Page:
Jasper's modern winery squeezes the life out of central Iowan grapes to create a delicious lineup of colorful wines. The 60-minute VIP tasting gives groups of four or double-four a tour of the winery's chambers and splashes tongues with tastes of all 11 vintages, which include the crisp and citrusy Edelweiss white and the Norton dry red, whose smells of baked fruit awaken connoisseurs to flavors of currant and blackberry with slight hints of cinnamon and mint.
For more than 10 years, The Heart of Darkness has elicited scares from nearly 10,000 visitors every Halloween season with one of the largest haunts in Iowa. People from across the country and ghosts studying abroad brave nine separately themed areas on the terror-infested grounds, from a haunted playground to a maniacal-clown asylum. Each section crawls with grotesque creatures. A living scarecrow swipes at guests with a rusted sickle, causing them to flee right into the padded cell of Crispy, a demented arsonist whose victims gave him a taste of his own medicine by scorching his skin.
So committed to their duty to terrify, owners Kevin and Dolly Schults are affectionately known as The Halloween Family, as detailed on a 2009 episode of ABC's Wife Swap. Outside their spooky corridors, the Schults reward survivors with concession stands, a live DJ, and a photo booth that snapped the pictures Crispy uses for his online-dating profile.
Give Advanced Air Incorporated an hour of your time, and their instructors can give you the power of flight. Their training aircraft climbs high above Council Bluffs, where the airport's 656 acres start to look like the world's most realistic Lego set. The instructor hands over the controls, and novices take charge of a plane for the very fist time. The experience is known as a Discovery Flight, and it's a fitting name. That short time in the air can plant the seeds for a lifelong hobby, or perhaps even a career.
The journey to private or commercial licenses begins in ground school, but skills solidify once on Council Bluffs Airport's runways. CBA offers new pilots an ideal location. The airport lies close to Class C airspace, so new fliers begin communicating with air traffic controllers right away. Here, Advanced Air Incorporated's instructors have led many pupils to success; their website's home page brims with words of congratulations for new fliers or pilots who have gained instrument ratings and advanced certifications.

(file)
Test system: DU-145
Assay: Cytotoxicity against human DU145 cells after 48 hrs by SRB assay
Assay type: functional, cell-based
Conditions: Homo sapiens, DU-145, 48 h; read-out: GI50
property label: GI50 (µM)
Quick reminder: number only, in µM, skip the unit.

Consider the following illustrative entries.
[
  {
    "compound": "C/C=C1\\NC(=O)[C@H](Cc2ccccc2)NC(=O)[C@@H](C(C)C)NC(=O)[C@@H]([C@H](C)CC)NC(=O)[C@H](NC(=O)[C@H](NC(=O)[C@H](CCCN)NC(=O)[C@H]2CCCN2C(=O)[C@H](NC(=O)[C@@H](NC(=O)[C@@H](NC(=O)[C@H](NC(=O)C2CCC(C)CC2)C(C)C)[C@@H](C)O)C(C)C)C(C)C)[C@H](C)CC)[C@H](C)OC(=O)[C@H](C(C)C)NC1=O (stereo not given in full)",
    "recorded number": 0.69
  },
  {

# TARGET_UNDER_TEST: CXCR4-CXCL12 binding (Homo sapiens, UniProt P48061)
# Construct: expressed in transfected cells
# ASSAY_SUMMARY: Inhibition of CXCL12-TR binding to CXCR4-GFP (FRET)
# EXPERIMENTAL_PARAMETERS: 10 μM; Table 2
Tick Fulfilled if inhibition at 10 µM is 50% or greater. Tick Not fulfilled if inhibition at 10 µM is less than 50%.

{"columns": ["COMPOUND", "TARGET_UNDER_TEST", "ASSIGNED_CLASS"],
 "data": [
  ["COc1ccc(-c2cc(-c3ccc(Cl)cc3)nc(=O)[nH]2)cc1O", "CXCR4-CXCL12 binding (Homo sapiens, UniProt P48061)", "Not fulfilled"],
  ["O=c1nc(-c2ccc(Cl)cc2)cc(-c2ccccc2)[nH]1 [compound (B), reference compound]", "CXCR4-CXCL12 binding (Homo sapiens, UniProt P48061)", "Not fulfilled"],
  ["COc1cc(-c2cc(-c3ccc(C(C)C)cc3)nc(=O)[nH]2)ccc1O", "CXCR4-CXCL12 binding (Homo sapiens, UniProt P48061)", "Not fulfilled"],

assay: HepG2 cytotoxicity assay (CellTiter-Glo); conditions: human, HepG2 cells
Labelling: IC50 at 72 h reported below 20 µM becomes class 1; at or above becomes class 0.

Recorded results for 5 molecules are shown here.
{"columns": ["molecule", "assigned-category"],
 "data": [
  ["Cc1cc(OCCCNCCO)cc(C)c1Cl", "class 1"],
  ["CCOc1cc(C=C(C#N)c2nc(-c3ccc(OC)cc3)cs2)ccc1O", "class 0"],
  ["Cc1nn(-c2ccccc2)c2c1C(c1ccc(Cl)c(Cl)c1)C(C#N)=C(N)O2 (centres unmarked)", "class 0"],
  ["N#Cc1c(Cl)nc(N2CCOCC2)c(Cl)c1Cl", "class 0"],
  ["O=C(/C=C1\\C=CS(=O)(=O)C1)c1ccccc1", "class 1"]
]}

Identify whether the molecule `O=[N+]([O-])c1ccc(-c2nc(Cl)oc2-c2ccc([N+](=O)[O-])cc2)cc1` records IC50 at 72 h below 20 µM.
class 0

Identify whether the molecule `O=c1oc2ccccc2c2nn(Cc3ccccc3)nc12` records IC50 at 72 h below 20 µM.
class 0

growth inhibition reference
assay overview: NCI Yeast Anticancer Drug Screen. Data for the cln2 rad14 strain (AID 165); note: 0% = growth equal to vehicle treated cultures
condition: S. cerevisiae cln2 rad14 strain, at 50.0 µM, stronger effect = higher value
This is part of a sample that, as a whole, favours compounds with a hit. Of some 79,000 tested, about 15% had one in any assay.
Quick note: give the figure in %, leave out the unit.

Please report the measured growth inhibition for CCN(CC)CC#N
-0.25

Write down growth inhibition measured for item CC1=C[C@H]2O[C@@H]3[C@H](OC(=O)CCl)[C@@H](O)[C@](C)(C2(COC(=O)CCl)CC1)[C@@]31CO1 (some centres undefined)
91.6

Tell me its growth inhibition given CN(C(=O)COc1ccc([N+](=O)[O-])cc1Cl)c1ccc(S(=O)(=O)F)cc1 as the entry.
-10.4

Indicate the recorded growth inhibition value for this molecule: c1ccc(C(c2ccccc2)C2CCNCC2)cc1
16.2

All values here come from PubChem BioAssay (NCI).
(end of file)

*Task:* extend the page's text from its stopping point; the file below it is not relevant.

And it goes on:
These students don't set their autopilot to fly off into the sunset. Advanced Air Incorporated keeps pilots around with a rental fleet of 10 aircraft, including Cessna and Piper models. The maintenance team also works on privately owned planes.
Travelers follow Jo Daviess County's sprawling fields and undulating hills toward Massbach Ridge Winery’s 18+ acre estate. Founded by the Harmston family in 2003, the winery’s proprietors select grapes grown in Jo Daviess County to concoct their batches of reds and whites. Members of the winery family escort guests on impromptu tours before rendezvousing in the tasting room or on the patio for samplings. The outdoor patio grants a heightened view of the vineyards below, which visitors can wander through on quests for vine-ripe copies of The Grapes of Wrath. In addition to its frequent tastings and tour sessions, Massbach Ridge Winery hosts a number of wine-related events each year.
Pilot and local network meteorologist John McLaughlin has logged more than 7,700 hours of accident-free flight time in both fixed wing planes and rotorcraft. He draws on that experience to lead flights and tours around Iowa such as agricultural and crop condition surveys and holiday lights sightseeing tours. The flights soar over farmland and wilderness, and he also zips over Des Moines for panoramic views of the skyline and river. John also provides flight training and examinations, teaching burgeoning pilots the fundamentals of flight and the best mouth noises to make during takeoff.
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